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Dakota Medical Foundation awards $350,000 in grants

FARGO -- The Dakota Medical Foundation kick-started some big ideas Wednesday when it awarded $350,000 in grants to nine local organizations with innovative programming.

FARGO -- The Dakota Medical Foundation kick-started some big ideas Wednesday when it awarded $350,000 in grants to nine local organizations with innovative programming.

The grants are part of the foundation's first-ever "Breakthrough Idea Challenge" contest.

In January 2012, the DMF called on groups to submit their ideas and 76 applied for funding. The winners whose ideas touch a variety of health and social issues were announced Wednesday morning.

The goal of the Breakthrough Idea Challenge is to move from "incremental change to exponential change" and work to "solve problems rather than treat symptoms," DMF President Pat Traynor said.

Youth initiatives that were focused on healthy living and fighting childhood obesity received $140,000 in grants.


The DMF's grants reflect a three-pronged approach to fighting childhood obesity in schools, day cares and places of worship.

North Dakota State University Extension Service was awarded $50,000 to increase health education and promotion in the area's faith communities. North Dakota ranks second in the nation for religious adherence, making the state's faith communities a good place to encourage healthy habits among adults and children, DMF leaders said.

As Traynor joked, small changes like switching out parish staples like hot dish and doughnuts for healthier options could have an impact.

The foundation also funded a $45,000 grant for the SchoolsAlive! physical activity program that will train teachers and other school staff members to implement more physical activity before, during and after school.

The initiative, a partnership between NDSU and Concordia College, will bring students studying to be physical education teachers into local elementary schools to work with school staff and develop physical activity programs.

To ensure that children develop healthy habits before they start school, the DMF awarded $45,000 to TNT Kid's Fitness to create "movement labs" that will travel to area child care providers. The labs will teach caregivers how to incorporate movement into daily activities in an effort to curb childhood obesity.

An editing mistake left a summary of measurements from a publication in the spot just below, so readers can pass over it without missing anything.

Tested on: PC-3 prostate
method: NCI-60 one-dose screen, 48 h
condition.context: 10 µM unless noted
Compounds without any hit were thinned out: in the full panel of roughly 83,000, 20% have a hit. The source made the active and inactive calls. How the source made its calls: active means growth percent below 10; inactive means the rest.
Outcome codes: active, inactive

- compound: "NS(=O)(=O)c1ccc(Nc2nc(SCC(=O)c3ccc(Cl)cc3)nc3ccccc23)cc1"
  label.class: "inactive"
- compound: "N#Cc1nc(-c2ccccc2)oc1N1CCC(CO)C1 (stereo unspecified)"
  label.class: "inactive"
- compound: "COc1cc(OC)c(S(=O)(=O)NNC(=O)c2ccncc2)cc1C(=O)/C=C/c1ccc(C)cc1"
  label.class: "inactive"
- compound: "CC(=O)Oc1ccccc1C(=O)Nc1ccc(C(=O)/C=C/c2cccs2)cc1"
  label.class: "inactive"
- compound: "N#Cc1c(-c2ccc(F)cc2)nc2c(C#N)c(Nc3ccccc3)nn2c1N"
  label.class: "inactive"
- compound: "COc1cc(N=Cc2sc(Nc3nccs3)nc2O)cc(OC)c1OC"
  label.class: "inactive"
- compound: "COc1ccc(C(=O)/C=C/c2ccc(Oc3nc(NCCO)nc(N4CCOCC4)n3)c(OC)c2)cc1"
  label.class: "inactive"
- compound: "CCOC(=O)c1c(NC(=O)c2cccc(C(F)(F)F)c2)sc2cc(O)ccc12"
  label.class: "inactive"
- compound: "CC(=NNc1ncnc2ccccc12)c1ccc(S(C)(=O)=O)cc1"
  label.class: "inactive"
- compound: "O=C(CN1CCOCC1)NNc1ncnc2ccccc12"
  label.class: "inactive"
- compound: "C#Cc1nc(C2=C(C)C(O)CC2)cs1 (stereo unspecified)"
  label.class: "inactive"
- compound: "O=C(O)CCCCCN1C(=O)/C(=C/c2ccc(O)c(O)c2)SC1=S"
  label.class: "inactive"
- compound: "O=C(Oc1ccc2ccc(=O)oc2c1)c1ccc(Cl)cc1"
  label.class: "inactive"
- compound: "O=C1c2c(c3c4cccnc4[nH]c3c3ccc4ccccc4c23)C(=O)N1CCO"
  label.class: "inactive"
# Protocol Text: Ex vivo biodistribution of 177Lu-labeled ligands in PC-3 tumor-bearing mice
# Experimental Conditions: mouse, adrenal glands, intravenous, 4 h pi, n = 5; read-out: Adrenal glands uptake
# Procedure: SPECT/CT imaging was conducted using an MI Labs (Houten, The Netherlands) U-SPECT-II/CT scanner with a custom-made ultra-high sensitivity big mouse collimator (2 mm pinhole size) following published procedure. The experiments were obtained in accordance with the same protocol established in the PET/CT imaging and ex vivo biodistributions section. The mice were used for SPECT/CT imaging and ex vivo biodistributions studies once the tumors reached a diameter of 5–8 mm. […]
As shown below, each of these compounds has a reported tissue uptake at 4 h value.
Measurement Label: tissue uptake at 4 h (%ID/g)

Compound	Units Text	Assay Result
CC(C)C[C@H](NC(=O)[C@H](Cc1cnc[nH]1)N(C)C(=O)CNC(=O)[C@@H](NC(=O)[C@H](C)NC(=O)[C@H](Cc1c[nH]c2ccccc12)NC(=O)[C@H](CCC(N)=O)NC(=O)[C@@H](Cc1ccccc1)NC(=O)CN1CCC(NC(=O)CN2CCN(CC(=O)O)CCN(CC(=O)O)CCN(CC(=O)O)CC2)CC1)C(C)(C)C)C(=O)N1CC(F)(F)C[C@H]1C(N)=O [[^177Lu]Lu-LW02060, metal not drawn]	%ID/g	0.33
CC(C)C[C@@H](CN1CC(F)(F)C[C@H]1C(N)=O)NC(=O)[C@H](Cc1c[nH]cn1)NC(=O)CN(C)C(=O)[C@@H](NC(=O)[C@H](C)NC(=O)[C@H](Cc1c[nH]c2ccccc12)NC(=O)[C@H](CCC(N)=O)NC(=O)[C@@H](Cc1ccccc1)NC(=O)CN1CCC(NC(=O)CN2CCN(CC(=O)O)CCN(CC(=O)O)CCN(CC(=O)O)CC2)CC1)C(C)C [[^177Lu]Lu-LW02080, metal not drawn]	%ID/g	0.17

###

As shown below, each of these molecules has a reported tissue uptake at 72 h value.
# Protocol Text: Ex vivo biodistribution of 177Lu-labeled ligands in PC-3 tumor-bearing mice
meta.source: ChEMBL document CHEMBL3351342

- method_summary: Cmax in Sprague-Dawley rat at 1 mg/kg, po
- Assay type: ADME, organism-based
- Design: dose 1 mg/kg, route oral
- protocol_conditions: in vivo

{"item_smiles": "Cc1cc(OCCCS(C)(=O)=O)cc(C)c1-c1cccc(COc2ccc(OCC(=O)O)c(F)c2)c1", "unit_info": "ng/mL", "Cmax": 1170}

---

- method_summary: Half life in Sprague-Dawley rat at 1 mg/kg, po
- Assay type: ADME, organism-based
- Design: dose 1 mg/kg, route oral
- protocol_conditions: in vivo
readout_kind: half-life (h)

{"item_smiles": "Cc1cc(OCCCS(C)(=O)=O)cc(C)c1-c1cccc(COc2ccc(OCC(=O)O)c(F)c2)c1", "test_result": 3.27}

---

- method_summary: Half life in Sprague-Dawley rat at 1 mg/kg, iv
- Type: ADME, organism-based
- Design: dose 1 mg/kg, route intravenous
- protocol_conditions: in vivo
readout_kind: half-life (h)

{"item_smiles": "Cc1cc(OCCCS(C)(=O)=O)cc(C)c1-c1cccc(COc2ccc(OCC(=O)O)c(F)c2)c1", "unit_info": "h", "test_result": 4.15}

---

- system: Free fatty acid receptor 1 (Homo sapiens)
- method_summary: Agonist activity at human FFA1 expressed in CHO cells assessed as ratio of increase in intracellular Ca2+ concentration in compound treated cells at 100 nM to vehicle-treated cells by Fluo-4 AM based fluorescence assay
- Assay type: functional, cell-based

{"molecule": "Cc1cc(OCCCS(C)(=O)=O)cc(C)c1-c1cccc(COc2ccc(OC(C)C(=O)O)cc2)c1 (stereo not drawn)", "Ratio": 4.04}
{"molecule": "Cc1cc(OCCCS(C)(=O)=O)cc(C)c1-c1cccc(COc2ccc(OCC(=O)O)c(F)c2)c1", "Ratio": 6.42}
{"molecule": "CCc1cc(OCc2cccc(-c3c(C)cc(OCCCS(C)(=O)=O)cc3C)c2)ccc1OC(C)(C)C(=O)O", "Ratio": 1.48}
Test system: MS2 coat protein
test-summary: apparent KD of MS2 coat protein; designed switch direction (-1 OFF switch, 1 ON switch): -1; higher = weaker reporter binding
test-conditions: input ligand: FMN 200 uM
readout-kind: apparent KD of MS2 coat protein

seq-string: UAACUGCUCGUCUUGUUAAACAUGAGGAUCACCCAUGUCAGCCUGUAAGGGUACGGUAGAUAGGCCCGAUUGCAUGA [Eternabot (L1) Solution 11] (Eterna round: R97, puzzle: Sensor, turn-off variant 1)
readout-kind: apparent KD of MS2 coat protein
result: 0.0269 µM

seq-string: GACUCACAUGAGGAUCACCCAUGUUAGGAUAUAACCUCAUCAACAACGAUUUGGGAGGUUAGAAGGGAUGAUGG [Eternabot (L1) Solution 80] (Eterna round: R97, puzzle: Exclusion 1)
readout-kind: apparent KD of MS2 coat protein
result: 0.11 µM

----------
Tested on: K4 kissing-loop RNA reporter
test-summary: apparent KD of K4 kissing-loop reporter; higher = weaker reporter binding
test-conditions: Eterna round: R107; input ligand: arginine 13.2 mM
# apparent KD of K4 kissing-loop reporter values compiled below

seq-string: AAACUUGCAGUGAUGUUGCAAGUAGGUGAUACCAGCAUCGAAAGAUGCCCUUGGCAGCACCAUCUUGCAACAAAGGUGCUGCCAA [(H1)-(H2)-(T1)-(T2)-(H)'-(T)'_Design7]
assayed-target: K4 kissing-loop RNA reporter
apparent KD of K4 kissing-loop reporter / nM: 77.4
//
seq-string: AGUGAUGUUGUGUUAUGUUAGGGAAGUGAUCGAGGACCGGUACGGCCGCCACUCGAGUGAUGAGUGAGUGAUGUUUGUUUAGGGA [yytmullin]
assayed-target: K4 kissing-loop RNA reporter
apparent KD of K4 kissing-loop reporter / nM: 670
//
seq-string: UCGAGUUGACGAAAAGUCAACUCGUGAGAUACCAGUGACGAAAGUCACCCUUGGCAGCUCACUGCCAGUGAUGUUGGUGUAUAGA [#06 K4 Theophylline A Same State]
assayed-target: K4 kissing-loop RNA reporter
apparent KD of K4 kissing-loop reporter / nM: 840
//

A TNT Kid's Fitness survey of local children found that 57 percent of girls and 36 percent of boys are obese based on their body mass index.

"As parents, we want more for our kids," said Kim Pladson, TNT's executive director.


TNT Kid's Fitness started inviting child care providers into their gym space a few years ago and now they have a waiting list of providers.

Pladson said the mobile program will be able to reach more children in child care centers throughout the area.

Other DMF grant award winners include:

• $50,000 to the Community Violence Intervention Center in Grand Forks to increase collaboration between domestic and sexual violence intervention centers throughout North Dakota.

• $40,000 for information technology training for area nonprofits through Summit Group Software's Virtual CIO program.

• $40,000 for Alexa's Hope to increase the number of registered organ donors in North Dakota, South Dakota and Minnesota, and attempt to set a world record for the most organ donor registrations in a single eight-hour drive.

• $30,000 for the YMCA of Cass and Clay Counties to implement a "7 Mindsets" curriculum to help youths "pursue their dreams and make a positive difference."

• $25,000 for FirstLink to create a comprehensive database of community resources in areas such as suicide prevention, elderly care and services for physically handicapped people.


• $25,000 for the Social Entrepreneur Student Adventure program that gives students an opportunity to improve health and wellness in the community.

Based on the success of the first year, the DMF will continue the grant program and has set aside $500,000 for another Breakthrough Idea Challenge.

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